Introduction

In a recent case in California, a nurse in an independent living facility refused to perform cardiopulmonary resuscitation ("CPR") on an elderly resident who was experiencing respiratory distress, even after a 911 dispatcher recommended that the nurse do so.  The facility had a policy requiring that nurses wait for emergency responders to arrive and administer CPR.  The resident subsequently died.  The fallout from this case led the Centers for Medicare and Medicaid Services ("CMS") to issue Memorandum 14-01-NH (the "Memorandum").

CMS guidance

On October 1, 2013, CMS released the Memorandum, which shed light on CMS's position regarding the administration of CPR in nursing homes.  While the Memorandum did not necessarily present a major change in course for CMS, it provided some clarity for facilities grappling with the question of what form their CPR and advance directive policies should take.  It is important to note that the requirements for CPR in the independent living context are governed by state law and are thus not the subject of this memorandum.

The Memorandum begins by noting that facilities must "meet professional standards of quality," and that the American Heart Association Guidelines for CPR and Emergency Cardiovascular Care set the applicable standard for determining whether to administer  CPR.  These guidelines urge the administration of CPR by a rescuer unless (1) the resident has a valid Do Not Resuscitate (DNR) order in place, (2) the resident exhibits obvious signs of clinical death, or (3) administering CPR could cause injury or peril to the rescuer.

CMS acknowledges the general inefficacy of CPR with regard to elderly nursing home residents, but notes that nursing homes are increasingly serving younger residents who  only require short-term rehabilitation.  With nursing homes serving growing numbers of both younger, healthier residents, and residents with diverse cultural backgrounds that may influence their desired approaches to end-of-life care, CMS is concerned that nursing homes adopt policies that allow for full implementation of advance directives and promote person-centered care. Accordingly, the Memorandum states that nursing homes may not adopt facility-wide policies indicating that the nursing home staff will not administer CPR ("No CPR Policies").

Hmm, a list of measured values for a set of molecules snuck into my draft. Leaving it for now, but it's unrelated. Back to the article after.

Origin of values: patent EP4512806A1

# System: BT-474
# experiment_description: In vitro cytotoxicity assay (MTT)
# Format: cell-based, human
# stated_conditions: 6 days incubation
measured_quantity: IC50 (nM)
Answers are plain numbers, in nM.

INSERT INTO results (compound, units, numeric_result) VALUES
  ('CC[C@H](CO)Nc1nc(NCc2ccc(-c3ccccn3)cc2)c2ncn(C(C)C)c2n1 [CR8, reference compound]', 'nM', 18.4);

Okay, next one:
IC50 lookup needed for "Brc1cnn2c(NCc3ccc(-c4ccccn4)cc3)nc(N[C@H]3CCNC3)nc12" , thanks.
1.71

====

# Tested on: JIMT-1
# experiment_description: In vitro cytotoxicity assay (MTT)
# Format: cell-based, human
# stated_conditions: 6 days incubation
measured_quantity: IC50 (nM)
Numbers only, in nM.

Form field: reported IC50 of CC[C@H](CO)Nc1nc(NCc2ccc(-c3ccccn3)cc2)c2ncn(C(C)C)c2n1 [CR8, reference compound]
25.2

Implementation in Wisconsin

Following publication of the Memorandum, the State of Wisconsin released DQA Memo 13- 022, which affirms that nursing homes are not permitted to have No-CPR Policies.  Nursing homes that have No-CPR Policies or policies that distinguish between witnessed and unwitnessed cardiac arrest must revise their policies. These nursing homes must also notify residents, guardians, etc. of the change and determine if residents wish to make changes  to advance directives they had previously expressed.  No-CPR Policies are to be treated as violations of a nursing home's residents' right to formulate advance directives and cited at F155.

Despite regulatory guidance, many nursing homes still have No-CPR Policies in place.  If nursing home operators have not yet done so they should review and, if necessary, revise their CPR policies. The Memorandum's "Survey Implications" section provides several guidelines.  First, CPR policies must "direct staff to initiate CPR as appropriate[,]" which would include administering CPR to residents experiencing cardiac arrest who:

  1. have not formulated an advance directive;
  2. have an advance directive that specifies the resident's desire to receive CPR;
  3. do not have a valid DNR Order; or
  4. do not show signs of clinical death, as defined in the American Heart Association Guidelines for CPR and Emergency Cardiovascular Care.

Second, CPR policies must not limit staff-members to only calling 911 when a resident experiences a cardiac event.  Third, nursing homes must administer basic life support (including CPR) to the residents identified above until the arrival of emergency responders. Finally, facilities must ensure that CPR-certified staff-members are on-hand at all times.

Although not addressed in the Memorandum, the State of Wisconsin also advises all  nursing homes to have an effective system for quickly distinguishing those residents who do not want resuscitation from those who do.